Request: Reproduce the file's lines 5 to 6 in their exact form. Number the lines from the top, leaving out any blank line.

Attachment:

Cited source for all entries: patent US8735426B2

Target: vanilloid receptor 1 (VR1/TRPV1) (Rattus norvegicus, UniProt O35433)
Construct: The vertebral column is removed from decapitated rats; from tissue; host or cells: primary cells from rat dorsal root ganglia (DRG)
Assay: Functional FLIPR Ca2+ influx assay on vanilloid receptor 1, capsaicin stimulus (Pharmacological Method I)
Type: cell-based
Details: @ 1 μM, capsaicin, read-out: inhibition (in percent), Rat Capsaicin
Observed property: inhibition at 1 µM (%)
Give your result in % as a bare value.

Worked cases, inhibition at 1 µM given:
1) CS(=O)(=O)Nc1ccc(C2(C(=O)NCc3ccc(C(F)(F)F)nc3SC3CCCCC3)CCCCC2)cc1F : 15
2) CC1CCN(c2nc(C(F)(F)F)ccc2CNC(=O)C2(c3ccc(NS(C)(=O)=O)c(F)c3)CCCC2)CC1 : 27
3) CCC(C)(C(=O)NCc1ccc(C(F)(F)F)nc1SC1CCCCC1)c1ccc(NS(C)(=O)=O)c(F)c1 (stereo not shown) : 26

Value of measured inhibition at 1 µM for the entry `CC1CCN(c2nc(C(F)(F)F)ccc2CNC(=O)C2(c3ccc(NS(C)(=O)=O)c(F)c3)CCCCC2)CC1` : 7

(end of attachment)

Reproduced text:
Type: cell-based
Details: @ 1 μM, capsaicin, read-out: inhibition (in percent), Rat Capsaicin